treatment within MT systems, could also be included in the chapter on the
history of EBMT. In addition, chapter six lists several schemes on the
translation equivalence between source and target language. However, there is no
clear description in later chapters to show which scheme is used in the current

''Idiom Treatment Experiments in Machine Translation'' offers a specific approach
to handle a specific type of idioms within the framework of EBMT. It provides
valuable resources such as heuristics and rule templates for EBMT. However, the
proposed method, which consists of manually constructing rules and heuristics
for only one type of idioms in German, is not flexible enough to adapt to
translate other types of idioms, and is labor-intensive to maintain as well. If
the book could survey some techniques used in SMT on how to tackle these
challenges posed by idioms, it would have a bigger impact and provide the
readers a more comprehensive view on automatic idiom translation.


I. Sag, T. Baldwin, F. Bond, and A. Copestake. 2002. Multiword expressions: A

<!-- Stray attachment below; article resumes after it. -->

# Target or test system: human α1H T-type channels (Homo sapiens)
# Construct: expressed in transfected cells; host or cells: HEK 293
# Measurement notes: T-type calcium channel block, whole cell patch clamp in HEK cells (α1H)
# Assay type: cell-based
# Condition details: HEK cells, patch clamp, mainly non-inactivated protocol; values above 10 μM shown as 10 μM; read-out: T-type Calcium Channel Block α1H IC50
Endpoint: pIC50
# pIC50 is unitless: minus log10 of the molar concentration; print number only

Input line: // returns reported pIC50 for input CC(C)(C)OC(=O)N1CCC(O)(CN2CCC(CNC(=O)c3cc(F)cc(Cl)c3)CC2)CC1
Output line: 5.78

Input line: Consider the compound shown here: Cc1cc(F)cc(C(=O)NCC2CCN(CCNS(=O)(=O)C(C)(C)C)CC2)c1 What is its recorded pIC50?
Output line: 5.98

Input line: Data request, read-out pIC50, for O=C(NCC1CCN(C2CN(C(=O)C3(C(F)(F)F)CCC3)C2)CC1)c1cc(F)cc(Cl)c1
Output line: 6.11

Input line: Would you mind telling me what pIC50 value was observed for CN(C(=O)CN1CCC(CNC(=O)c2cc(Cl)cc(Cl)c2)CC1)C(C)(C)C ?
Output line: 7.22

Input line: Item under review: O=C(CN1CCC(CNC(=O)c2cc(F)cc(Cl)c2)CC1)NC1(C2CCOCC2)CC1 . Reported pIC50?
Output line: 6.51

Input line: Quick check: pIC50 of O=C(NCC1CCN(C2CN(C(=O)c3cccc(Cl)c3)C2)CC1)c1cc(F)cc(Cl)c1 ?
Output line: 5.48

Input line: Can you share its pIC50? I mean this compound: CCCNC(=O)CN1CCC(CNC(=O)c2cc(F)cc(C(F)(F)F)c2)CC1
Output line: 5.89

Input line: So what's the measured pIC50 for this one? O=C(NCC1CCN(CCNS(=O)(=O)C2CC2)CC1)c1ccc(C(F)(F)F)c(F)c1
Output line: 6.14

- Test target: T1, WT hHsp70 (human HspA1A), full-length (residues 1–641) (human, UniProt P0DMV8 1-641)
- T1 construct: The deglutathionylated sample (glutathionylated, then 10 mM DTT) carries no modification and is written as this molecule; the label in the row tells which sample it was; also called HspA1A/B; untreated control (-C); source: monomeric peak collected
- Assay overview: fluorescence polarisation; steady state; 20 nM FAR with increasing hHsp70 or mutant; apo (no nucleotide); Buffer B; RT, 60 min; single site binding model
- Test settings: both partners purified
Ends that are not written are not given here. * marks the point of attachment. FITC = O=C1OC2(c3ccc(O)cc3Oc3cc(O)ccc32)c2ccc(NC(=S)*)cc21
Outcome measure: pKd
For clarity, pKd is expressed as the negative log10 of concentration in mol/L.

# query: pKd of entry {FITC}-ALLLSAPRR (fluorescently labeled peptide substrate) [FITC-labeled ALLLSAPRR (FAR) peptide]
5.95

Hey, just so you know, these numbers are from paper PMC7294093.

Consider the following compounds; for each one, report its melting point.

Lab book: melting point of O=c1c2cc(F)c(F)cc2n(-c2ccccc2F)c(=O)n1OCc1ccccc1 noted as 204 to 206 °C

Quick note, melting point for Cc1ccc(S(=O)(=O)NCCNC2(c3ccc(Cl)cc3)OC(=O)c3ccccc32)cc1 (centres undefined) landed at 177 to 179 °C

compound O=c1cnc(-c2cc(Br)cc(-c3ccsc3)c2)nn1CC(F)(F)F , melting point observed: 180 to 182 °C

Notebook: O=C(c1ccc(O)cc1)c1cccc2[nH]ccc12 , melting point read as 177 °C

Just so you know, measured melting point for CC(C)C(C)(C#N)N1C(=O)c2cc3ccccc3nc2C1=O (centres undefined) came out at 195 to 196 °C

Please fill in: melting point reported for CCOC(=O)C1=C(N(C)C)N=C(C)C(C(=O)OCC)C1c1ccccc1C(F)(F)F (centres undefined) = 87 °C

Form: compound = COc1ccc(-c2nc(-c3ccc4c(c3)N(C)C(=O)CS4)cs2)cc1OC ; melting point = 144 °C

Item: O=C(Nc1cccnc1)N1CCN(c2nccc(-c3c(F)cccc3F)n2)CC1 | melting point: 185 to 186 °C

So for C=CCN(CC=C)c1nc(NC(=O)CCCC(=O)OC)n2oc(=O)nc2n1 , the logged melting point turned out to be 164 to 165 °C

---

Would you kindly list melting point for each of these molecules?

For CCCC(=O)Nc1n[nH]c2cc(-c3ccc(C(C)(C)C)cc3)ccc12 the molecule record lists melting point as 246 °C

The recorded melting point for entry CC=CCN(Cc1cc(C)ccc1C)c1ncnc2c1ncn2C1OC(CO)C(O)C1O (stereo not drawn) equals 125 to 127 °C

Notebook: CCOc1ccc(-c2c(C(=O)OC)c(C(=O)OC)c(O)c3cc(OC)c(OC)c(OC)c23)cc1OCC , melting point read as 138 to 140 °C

pain in the neck for NLP. In Proceedings of the 3rd International Conference on
Intelligent Text Processing and Computational Linguistics, CICLing-2002, pages 1-15.

Yuancheng Tu is a PhD student in the Department of Linguistics at the University of Illinois at Urbana-Champaign. Her primary research interests are Natural Language Processing (NLP), machine learning and computational lexical semantics. She is also interested in structure learning in NLP and Text Mining. She is now working on her PhD dissertation on recognizing and learning of complex verb predicates, such as factive/imperative verbs, light verb constructions and other inference rules with instantiated or typed predicates. Her dissertation proposes a general approach to handle these complex verb predicates within the framework of lexical and relational similarities and to use them in real NLP applications such as the task of Textual Entailment.

Format: Hardback
ISBN-13: 9781443825153
Pages: 265
Prices: U.K. £ 39.99